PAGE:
The Do's and Don'ts of Taking Summer College Courses Part 3

Taking Summer College Courses as a College Student

Do: Consider the advantages that online summer courses offer to a busy college student. Even if your summer plans include a job, you can still work as much as you want when you take classes online. Online college courses give you the freedom to study at any time of the day or night and start and/or complete a college course anytime you’d like, allowing you to fit your summer academic goals within the confines of your work and social calendar.

Don’t: Assume that you are too busy to make academic progress during the summer. You’ll find that online college courses allow you to hunker down and move through material when you have time, and back off when you don’t. Keep this process going, and over the course of a few weeks or months, you may be surprised by how many college courses you have successfully completed and college credits you have managed to earn.

Do: Take online summer college classes that are considered introductory or are prerequisites for your major. With the online revolution in education, there’s no reason to pay name brand prices for generic courses when store brands will suffice.

Don’t: Take online college classes without verifying first if the school to which you’d like to transfer them will accept those college courses for full academic credit. While many online colleges and universities do accept ACE and CLEP credits for transfer, not all of them do. It’s your job to verify that they do – and get it in writing to avoid any hassles later on.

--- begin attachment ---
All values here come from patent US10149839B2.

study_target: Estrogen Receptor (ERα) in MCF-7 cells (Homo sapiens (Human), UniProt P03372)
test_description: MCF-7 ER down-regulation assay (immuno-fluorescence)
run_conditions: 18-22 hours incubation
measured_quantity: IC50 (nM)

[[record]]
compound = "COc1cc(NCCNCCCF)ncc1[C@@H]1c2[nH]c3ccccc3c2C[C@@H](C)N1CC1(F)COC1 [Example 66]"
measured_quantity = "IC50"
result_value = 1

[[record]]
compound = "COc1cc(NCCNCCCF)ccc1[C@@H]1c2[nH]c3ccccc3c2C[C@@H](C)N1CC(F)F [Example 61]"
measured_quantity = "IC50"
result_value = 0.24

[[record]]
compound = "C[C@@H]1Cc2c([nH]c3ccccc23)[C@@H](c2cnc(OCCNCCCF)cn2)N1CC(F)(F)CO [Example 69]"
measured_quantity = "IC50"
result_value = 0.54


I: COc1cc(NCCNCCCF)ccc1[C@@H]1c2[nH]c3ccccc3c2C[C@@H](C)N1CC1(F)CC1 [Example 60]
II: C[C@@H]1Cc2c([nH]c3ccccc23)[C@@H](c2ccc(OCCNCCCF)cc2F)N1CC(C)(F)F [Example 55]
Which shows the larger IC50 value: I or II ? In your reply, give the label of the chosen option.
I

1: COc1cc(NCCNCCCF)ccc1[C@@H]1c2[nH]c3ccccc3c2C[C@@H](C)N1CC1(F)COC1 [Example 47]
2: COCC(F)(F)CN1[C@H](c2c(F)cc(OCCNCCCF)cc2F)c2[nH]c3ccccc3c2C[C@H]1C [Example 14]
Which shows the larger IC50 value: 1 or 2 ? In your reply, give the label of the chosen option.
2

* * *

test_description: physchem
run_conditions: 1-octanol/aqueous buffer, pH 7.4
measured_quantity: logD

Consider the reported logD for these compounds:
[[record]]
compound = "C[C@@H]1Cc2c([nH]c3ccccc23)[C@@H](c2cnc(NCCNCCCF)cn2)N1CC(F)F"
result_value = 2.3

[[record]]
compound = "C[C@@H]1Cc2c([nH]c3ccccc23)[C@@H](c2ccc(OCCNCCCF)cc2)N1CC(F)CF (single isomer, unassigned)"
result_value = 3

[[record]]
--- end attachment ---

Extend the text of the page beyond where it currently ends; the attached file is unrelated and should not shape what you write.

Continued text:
Do: Take advantage of the low cost structure of online college course providers. These days, you can take start taking American Council on Education’s recommended (ACE Credit) college courses online for as little as $99 per month through StraighterLine and earn fully transferrable college credit. Remember that you need to check if your college accepts ACE transfer credits . Since over 1200 member colleges and universities do1, there’s a good chance yours does as well. (And of course, if you’re taking courses at StraighterLine, those courses are guaranteed to transfer to partner colleges.)

Don’t: Confuse the quality of learning outcomes with price. You can take college courses for credit online that are equal to or above the required standards at on-campus colleges and universities – and save upwards to 90% of the cost of college taken elsewhere when you factor in that the average annual cost of tuition, room, and board is $12,804 at a public institution and $32,184 at private ones.2 Many degree-granting colleges and universities, in fact, have transfer agreements with online colleges and universities , community colleges, and international schools that are based exclusively on learning outcomes such as those through CLEP3 and ACE4.

Do: Take online college courses you were prevented from taking at your current college due to over-subscription issues or even those you had to withdraw from for your own reasons. Many colleges and universities, given budget cuts, are being forced to “ration” some of their most popular and/or required courses. You shouldn’t have to delay your graduation just because you don’t have access to a course that is a requirement. Consider this: online summer college classes don’t fill up and don’t have quotas. You can take the courses you need this summer, transfer the credits back to your college or university and finally get back on track to earn your diploma on time.


1 American Council on Education, ACE Credit, 2012, p.1
http://www2.acenet.edu/credit/?fuseaction=content.getCollegesUniversities

2 National Center for Education Statistics, Fast Facts: Tuition Costs of Colleges and Universities, 2011, p.1.
http://nces.ed.gov/fastfacts/display.asp?id=76

3 http://clep.collegeboard.org/

4 http://www2.acenet.edu/credit/?fuseaction=content.getCollegesUniversities

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